State v. Hooper, 318 N.C. 680 (1987)

Jan. 6, 1987 · Supreme Court of North Carolina · No. 103A86
318 N.C. 680


No. 103A86

(Filed 6 January 1987)

Criminal Law § 48.1— assertion oi constitutional rights — erroneously admitted

The Court of Appeals erred by finding prejudicial error and awarding a new trial in a homicide prosecution where the trial court admitted testimony that defendant had given a statement which ended with the assertion of his constitutional rights. The evidence presented by the State was ample to show defendant’s motive, opportunity, and means to kill the victim, and points overwhelmingly to his culpability.

Justice Webb did not participate in the consideration or decision of this case.

THE State appeals from a decision of a divided panel of the Court of Appeals, 79 N.C. App. 93, 339 S.E. 2d 70 (1986), ordering a new trial for defendant upon his conviction of murder in the second degree. Judgment was entered by Gudger, J., at the 17 January 1985 Criminal Session of Superior Court, Polk County. Heard in the Supreme Court 11 December 1986.

Lacy H. Thornburg, Attorney General, by Sylvia Thibaut, Assistant Attorney General, for the State-appellant.

Malcolm Ray Hunter, Jr., Appellate Defender, by Geoffrey C. Mangum, Assistant Appellate Defender, for defendant-appellee.

WHICHARD, Justice.

On the morning of 28 July 1983, Todd Bradfield was found unconscious in his truck just off Hogback Mountain Road near Tryon, North Carolina. He had two gunshot wounds in his head. He was taken to a local hospital, where he died several days later without having regained consciousness.

*681Defendant was arrested the afternoon of 28 July in Green-ville, South Carolina, on a fugitive from justice warrant charging him with assault with a deadly weapon. He was detained in the Greenville Law Enforcement Center and given his Miranda warnings. According to the testimony of Officer Reed, an agent with the State Bureau of Investigation, defendant waived his rights and responded to questions. His responses included a statement, the substance of which Officer Reed recounted in the following testimony:

Mr. Hooper stated that he had been working surveillance on Mr. Bradfield because Bradfield had moved in with his wife, Sarah Hooper. He said that he had in his possession over two hundred photographs of Mr. Bradfield and Sarah Hooper and that he and some of his friends had made these photographs. He said that one of the friends that had helped him make these photographs was Ed Penry, and he described Ed Penry as an expert photographer. He further said that, on occasions, his roommate, Pete Peterson, had helped him with the surveillance and that he said that Mr. Peterson “was with me this morning,” and then stopped right there and asserted his Constitutional rights at that point.

Defendant’s counsel objected but did not move to strike this testimony. This Court has said that “[f]ailure to move to strike a portion of an answer, even though the answer is objected to, results in waiver of the objection.” State v. Marlow, 310 N.C. 507, 523, 313 S.E. 2d 532, 542 (1984). Defendant otherwise properly noted his exception in the record in accord with Rule 10(a)(1) of the Rules of Appellate Procedure. In order to review what defendant contends was an error of fundamental magnitude, we exercise our supervisory jurisdiction and pass upon the question presented despite the fact that defendant’s objection is deemed waived. Rule 2, Rules of Appellate Procedure; State v. Elam, 302 N.C. 157, 161, 273 S.E. 2d 661, 664 (1981).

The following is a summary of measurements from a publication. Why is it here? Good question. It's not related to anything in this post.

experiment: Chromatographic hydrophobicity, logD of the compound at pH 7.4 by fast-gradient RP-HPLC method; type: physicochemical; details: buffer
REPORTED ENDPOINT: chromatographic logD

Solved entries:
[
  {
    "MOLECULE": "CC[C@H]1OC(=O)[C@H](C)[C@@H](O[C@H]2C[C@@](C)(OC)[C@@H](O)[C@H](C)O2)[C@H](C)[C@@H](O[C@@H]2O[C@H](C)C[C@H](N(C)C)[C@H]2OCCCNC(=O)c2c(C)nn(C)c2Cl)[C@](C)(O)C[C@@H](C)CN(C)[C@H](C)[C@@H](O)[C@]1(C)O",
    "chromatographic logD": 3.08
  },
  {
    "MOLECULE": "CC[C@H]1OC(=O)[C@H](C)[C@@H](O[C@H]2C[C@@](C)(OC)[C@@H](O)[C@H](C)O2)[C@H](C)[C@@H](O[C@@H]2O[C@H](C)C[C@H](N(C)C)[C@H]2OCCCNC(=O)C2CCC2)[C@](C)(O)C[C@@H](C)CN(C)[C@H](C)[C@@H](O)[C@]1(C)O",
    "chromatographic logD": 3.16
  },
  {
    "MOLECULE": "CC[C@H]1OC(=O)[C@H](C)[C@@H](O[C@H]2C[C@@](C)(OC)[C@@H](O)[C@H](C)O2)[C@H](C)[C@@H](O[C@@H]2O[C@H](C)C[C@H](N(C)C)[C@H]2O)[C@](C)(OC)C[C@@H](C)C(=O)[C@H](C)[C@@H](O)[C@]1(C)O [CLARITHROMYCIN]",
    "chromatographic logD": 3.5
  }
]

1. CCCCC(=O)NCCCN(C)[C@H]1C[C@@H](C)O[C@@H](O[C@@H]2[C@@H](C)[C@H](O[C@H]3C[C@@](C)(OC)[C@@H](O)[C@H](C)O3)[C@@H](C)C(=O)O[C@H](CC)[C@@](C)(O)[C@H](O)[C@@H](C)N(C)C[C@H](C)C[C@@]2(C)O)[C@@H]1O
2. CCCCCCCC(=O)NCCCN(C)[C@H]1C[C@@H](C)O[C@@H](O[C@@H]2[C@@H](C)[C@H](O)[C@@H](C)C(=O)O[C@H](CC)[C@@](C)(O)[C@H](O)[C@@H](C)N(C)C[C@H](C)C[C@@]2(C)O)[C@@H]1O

Defendant contends that Officer Reed’s remark that defendant had “stopped . . . and asserted his Constitutional rights” was a violation of those rights. The Court of Appeals agreed and awarded defendant a new trial. Judge (now Justice) Webb dissented on the grounds that he did not believe the admission of Officer Reed’s statement was prejudicial error. When an appeal is *682taken pursuant to N.C.G.S. 7A-30(2), the scope of this Court’s review is properly limited to the issue upon which the dissent in the Court of Appeals diverges from the opinion of the majority. Rule 16(b), Rules of Appellate Procedure; Blumenthal v. Lynch, Sec. of Revenue, 315 N.C. 571, 577-78, 340 S.E. 2d 358, 361 (1986). Because the Court of Appeals panel agreed that Officer Reed’s testimony violated defendant’s constitutional rights, we do not address this question. We examine only whether any error in admitting this testimony was prejudicial.

The test for whether an error of constitutional magnitude is prejudicial is codified at N.C.G.S. 15A-1443(b): “A violation of the defendant’s rights under the Constitution of the United States is prejudicial unless the appellate court finds that it was harmless beyond a reasonable doubt. The burden is upon the State to demonstrate, beyond a reasonable doubt, that the error was harmless.” Id.; Chapman v. California, 386 U.S. 18, 17 L.Ed. 2d 705 (1967). “Harmless beyond a reasonable doubt” has been interpreted to mean that “there is no reasonable possibility” that the erroneous admission of evidence “might have contributed to the conviction.” State v. Castor, 285 N.C. 286, 292, 204 S.E. 2d 848, 853 (1974).